In this animated activity, learners examine how ground fault circuit interrupters work and why they are an important safety feature.
In this animated lesson, students read an analogy comparing water in a "special" water tank to the current "flow" through a capacitor.
In this interactive and animated object, learners examine the flow of electron current into and out of hot and neutral sockets during each alternation of an AC waveform. A brief quiz completes the activity.
In this animated object, learners examine the design of a ladder circuit that provides manual control to a water pumping system. Students also study modifications to the circuit as the complexity of the system increases.
Learners follow the steps for reducing all of the elements of a complex circuit to a single current source and a single source resistance to create a simple circuit. Several examples are given for dc circuits. The conversion between Thevenin and Norton is also presented.
Learners examine the internal parts of a DC electrical motor and then text their knowledge in a drag-and-drop exercise.
In this interactive object, learners review how to read a caliper. They then test their skills with eight practice questions.
The superposition theorem is explained as it relates to dc circuit analysis. Examples are given.
In this interactive object, learners follow steps to find phase voltages in a partial three-phase power distribution circuit.
In this interactive and animated object, learners examine orthographic projection and the Glass Box Theory. Front, side, and top view development is demonstrated with pictorial views of each object to help develop 2D to 3D visualization skills.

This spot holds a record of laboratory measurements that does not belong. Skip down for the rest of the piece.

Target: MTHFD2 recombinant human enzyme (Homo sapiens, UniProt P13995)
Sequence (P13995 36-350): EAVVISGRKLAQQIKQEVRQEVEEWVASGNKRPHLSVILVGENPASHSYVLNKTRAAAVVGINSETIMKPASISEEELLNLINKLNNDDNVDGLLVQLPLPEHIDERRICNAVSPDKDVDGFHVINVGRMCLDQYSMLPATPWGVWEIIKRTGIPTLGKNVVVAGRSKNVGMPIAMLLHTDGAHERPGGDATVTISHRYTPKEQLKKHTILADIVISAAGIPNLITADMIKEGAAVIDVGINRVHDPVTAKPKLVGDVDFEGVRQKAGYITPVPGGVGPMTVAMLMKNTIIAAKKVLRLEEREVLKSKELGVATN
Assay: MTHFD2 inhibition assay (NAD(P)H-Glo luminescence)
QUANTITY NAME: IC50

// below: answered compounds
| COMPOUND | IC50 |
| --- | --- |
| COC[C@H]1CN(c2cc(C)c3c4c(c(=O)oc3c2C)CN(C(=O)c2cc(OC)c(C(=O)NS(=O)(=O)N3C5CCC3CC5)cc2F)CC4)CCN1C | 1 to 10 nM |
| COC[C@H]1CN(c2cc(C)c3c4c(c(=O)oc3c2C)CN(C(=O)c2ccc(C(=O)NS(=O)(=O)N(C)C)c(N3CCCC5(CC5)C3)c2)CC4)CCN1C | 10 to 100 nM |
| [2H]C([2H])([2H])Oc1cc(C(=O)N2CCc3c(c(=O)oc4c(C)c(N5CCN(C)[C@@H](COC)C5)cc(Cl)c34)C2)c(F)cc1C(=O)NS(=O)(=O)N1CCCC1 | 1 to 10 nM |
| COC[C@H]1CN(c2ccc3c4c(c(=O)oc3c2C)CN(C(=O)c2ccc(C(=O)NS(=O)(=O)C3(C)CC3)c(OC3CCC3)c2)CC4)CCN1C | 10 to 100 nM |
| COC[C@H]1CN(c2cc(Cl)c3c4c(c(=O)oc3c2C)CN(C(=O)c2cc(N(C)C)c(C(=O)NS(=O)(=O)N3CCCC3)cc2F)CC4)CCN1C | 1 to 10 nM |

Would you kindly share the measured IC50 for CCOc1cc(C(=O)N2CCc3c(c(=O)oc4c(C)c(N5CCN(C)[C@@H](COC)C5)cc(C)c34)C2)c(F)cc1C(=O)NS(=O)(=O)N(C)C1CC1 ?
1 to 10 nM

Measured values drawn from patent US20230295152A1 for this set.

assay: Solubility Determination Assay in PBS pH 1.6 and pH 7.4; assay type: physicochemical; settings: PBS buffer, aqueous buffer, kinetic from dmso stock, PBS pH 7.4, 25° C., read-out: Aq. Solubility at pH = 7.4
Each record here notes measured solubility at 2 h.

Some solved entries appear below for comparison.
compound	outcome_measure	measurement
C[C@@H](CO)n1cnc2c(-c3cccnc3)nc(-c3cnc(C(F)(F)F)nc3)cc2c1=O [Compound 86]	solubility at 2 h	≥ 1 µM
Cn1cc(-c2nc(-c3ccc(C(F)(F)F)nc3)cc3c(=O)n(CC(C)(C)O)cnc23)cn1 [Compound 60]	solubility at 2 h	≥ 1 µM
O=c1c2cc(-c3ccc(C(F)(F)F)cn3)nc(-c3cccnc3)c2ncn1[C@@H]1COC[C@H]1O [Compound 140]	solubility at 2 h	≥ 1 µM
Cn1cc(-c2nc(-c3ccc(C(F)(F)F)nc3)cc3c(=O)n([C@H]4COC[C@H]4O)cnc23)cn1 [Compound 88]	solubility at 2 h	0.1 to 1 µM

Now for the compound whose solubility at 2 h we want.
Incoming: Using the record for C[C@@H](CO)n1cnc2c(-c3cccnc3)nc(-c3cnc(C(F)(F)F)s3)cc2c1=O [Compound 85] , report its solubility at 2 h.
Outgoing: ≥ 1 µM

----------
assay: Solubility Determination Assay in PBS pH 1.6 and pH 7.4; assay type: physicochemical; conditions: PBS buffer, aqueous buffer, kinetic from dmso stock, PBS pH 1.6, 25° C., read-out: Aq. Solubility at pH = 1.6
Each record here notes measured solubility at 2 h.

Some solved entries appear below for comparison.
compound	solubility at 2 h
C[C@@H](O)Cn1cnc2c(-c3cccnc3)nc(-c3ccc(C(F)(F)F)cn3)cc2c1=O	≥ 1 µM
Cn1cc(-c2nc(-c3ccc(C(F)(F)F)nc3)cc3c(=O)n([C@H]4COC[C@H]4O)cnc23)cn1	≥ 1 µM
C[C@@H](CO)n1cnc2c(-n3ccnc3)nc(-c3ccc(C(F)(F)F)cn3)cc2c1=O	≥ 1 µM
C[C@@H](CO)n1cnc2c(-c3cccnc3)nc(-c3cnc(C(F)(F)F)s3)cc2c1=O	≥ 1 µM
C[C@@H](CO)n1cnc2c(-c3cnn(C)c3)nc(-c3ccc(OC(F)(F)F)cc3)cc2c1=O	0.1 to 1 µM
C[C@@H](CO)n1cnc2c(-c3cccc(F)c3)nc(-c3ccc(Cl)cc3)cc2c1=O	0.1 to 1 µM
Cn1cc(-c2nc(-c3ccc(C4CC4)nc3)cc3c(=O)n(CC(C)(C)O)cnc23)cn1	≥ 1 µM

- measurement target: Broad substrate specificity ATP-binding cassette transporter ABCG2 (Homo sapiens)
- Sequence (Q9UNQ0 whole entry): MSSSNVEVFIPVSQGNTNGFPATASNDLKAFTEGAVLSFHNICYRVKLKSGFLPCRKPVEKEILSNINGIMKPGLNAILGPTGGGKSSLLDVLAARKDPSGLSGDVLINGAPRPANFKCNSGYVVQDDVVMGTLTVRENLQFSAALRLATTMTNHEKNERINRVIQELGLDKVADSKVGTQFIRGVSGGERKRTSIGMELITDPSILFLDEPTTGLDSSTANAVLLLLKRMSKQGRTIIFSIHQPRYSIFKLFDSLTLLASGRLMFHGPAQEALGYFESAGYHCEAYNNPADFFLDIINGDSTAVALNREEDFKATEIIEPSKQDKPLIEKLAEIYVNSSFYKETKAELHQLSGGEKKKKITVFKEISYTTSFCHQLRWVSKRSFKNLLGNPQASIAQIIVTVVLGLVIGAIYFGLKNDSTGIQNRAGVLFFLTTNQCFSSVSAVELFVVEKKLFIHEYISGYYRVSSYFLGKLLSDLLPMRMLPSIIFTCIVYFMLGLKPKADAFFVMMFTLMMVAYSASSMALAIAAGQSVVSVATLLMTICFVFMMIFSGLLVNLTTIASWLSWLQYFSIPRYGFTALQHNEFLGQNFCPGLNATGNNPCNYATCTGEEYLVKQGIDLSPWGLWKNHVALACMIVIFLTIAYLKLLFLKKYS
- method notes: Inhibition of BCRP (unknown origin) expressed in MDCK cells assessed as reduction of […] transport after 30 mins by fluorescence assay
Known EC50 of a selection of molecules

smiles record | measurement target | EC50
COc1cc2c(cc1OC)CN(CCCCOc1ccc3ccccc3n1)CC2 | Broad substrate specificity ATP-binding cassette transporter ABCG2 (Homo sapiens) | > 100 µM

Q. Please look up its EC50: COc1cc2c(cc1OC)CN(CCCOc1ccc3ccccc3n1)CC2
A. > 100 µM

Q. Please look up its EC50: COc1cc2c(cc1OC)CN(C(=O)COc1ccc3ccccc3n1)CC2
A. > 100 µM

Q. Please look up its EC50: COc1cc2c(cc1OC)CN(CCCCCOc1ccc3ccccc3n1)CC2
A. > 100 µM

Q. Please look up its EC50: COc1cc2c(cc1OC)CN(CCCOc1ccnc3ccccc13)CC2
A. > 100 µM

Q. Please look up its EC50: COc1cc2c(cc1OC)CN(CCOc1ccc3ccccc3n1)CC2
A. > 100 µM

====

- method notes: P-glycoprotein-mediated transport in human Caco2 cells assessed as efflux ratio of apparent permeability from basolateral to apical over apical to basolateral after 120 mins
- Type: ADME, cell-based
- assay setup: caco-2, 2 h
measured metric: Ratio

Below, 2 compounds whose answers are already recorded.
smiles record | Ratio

In this animated activity, learners view the seven steps that are used to calculate voltage and current values throughout a common-emitter transistor amplifier.
Students review the Voltage Divider Rule and work practice problems.
In this learning activity you'll identify abbreviations that represent quantities associated with electrical circuits.
The learner studies how electrons travel from one atom to the next. Examples demonstrate how voltage is created by the use of a battery or through magnetism. A quiz completes the activity.
Learners examine the Karnaugh map for a three-variable system. Several examples are given.
Students test their skill at converting binary numbers to decimal numbers. Immediate feedback is provided.
Learners study the interaction between the conductors of the stator and the armature inside a DC motor, which causes the shaft to rotate. A short quiz completes the activity.
Learners follow a methodical approach for the dc analysis of series-parallel circuits.
Learners examine the drawing symbols used for counterbore, countersink, spotface, radius, diameter, and depth. In the quiz that completes the activity, they associate these symbols with machining applications.
In this learning activity you'll practice reading a micrometer.
Learners work problems to make conversions between RMS, average, peak, and peak-to-peak AC voltages.
This learning object describes the production of an alternating current in a generator with a single-loop armature. An illustration of how a sine wave is produced is shown through animation.
In this animated activity, learners study how the magnetic field of an armature can distort the DC motor's main magnetic field. A brief quiz completes the object.
Students follow the steps that are required to select a transformer with the proper ratings. Voltage, frequency, current, and KVA are considered.
Learners examine the operation of a DC Shunt motor and its characteristics. A quiz completes the activity.